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La Crosse

LA CROSSE, a city and the county-seat of La Crosse county, Wisconsin, U.S.A., about 180 m. W.N.W. of Milwaukee, and about 1 20 m. S:E. of St Paul, Minnesota, on the E. bank of the Mississippi river, at the mouth of the Black and of the La Crosse rivers. Pop. (1900) 28,895; (191 census) 30,417. Of the total population in 1900, 7222 were foreign-born, 3130 being German and 2023 Norwegian, and 17,555 were of foreignparentage (both parents foreign-born), including 7853 of German parentage, 4422 of Norwegian parentage, and 1062 of Bohemian parentage. La Crosse is served by the Chicago & North Western, the Chicago, Milwaukee & St Paul, the Chicago, Burlington & Quincy, the La Crosse & South Eastern, and the Green Bay & Western railways, and by river steamboat lines on the Mississippi. The river is crossed here by a railway bridge (C.M. & St P.) and wagon bridge. The city is situated on a prairie, extending back from the river about 25 m. to bluffs, from which fine views may be obtained. Among the city's buildings and institutions are the Federal Building (1886-1887), the County Court House (1902- 1903), the Public Library (with more than 20,000 volumes), the City Hall (1891), the High School Building (1905-1906), the St Francis, La Crosse and Lutheran hospitals, a Young Men's Christian Association Building, a Young Women's Christian Association Building, a U.S. Weather Station (1907), and a U.S. Fish Station (1905). La Crosse is the seat of a state Normal School (1909). Among the city's parks are Pettibone (an island in the Mississippi), Riverside, Burns, Fair Ground and Myrick. The city is the see of a Roman Catholic bishop. La Crosse is an important lumber and grain market, and is the principal wholesale distributing centre for a large territory in S.W. Wisconsin, N. Iowa and Minnesota. Proximity to both pine and hardwood forests early made it one of the most important lumber manufacturing places in the North-west; but this industry has now been displaced by other manufactures. The city has grain elevators, flour mills (the value of flour and grist mill products in 1905 was $2,166,116), and breweries (product value in 1905, $1,440,659). Other important manufactures are agricultural implements ($542,425 in 1905), lumber and planing mill products, leather, woollen, knit and rubber goods, tobacco, cigars and cigarettes, carriages, foundry and machine-shop products, copper and iron products, cooperage, pearl buttons, brooms and brushes. The total value of the factory product in 1905 was $8,139,432, as against $7,676,581 in 1900. The city owns and operates its water-works system, the wagon bridge (1890-1891) across the Mississippi, and a toll road (25 m. long) to the village of La Crescent, Minn.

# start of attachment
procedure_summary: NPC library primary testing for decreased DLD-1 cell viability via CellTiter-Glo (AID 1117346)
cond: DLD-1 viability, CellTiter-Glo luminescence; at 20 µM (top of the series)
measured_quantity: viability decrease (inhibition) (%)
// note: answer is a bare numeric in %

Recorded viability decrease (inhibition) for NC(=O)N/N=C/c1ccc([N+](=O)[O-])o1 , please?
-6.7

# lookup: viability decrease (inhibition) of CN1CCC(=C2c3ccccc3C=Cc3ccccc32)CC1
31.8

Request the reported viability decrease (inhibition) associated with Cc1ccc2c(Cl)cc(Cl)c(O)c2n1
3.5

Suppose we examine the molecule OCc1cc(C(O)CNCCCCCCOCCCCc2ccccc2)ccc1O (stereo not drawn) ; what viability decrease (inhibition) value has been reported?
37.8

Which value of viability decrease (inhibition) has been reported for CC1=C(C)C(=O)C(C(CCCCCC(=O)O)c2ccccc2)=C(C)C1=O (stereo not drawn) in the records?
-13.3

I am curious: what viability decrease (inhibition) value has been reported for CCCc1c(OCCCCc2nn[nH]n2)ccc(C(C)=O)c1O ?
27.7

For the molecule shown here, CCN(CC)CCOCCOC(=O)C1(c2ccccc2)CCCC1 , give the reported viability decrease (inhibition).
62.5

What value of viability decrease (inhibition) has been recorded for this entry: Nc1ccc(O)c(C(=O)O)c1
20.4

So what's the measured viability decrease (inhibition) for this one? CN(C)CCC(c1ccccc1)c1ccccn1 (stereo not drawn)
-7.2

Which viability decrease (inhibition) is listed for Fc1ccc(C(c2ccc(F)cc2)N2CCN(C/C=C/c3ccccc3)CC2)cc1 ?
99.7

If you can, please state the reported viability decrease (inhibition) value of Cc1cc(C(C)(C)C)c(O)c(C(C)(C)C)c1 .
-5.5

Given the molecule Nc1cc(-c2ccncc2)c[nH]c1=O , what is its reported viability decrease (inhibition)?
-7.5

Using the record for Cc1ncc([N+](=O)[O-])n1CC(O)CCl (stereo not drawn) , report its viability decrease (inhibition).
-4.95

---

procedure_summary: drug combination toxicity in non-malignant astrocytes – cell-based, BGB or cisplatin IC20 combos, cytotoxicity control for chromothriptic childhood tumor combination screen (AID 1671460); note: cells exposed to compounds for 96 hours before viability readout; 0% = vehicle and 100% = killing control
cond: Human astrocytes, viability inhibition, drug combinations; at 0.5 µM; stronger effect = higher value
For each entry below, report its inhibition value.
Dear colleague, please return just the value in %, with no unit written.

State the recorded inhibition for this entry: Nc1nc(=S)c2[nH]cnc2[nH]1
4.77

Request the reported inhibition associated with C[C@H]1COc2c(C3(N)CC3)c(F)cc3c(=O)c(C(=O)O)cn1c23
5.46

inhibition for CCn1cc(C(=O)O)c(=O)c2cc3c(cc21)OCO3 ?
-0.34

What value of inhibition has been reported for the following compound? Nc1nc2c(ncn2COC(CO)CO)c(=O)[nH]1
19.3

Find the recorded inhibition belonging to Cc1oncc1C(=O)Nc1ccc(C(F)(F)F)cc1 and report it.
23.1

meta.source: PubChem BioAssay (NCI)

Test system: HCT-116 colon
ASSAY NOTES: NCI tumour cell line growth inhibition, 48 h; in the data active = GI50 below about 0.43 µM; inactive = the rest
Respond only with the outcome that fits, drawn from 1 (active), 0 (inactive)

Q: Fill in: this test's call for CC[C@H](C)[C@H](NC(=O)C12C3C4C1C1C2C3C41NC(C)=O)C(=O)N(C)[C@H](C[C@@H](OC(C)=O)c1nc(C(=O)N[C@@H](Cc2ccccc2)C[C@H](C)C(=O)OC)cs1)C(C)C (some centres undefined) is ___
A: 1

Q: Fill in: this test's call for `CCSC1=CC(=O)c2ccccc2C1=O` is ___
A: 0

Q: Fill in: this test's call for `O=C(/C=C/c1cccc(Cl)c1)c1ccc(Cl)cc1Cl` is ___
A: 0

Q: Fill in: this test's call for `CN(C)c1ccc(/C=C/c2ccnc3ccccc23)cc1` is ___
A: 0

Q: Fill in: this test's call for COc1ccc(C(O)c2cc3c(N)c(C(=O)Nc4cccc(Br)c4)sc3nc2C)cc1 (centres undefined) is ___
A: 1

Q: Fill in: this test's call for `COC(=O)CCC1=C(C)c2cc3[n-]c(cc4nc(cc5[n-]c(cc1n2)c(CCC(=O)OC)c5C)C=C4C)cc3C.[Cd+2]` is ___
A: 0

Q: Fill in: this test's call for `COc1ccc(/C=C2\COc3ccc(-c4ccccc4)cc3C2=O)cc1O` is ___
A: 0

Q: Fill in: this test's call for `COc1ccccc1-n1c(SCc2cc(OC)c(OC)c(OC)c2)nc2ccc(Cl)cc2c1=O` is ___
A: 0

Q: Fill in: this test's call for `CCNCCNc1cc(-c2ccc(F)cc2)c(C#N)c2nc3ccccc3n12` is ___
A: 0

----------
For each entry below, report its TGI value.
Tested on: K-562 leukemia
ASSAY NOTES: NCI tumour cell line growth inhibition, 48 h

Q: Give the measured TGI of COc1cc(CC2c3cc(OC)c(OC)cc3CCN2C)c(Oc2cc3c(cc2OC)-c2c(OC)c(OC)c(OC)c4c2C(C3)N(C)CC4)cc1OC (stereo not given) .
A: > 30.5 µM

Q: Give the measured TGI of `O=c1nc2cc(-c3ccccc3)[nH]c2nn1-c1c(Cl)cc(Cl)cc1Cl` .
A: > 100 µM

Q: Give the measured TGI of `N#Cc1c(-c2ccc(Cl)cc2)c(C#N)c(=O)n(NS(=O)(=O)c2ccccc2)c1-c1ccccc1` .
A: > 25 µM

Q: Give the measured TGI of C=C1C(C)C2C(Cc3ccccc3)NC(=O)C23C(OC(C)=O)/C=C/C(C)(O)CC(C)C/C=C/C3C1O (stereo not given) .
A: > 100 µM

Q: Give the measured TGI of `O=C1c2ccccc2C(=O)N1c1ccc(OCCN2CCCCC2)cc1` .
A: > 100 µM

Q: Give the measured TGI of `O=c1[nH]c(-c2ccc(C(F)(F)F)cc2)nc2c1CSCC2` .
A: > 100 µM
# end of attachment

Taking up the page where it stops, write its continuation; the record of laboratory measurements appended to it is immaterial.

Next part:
Father Hennepin and du Lhut visited or passed the site of La Crosse as early as 1680, but it is possible that adventurous coureurs-des-bois preceded them* The first permanent settlement was made in 1841, and La Crosse was made the county-seat in 1855 and was chartered as a city in 1856.

Note - this article incorporates content from Encyclopaedia Britannica, Eleventh Edition, (1910-1911)

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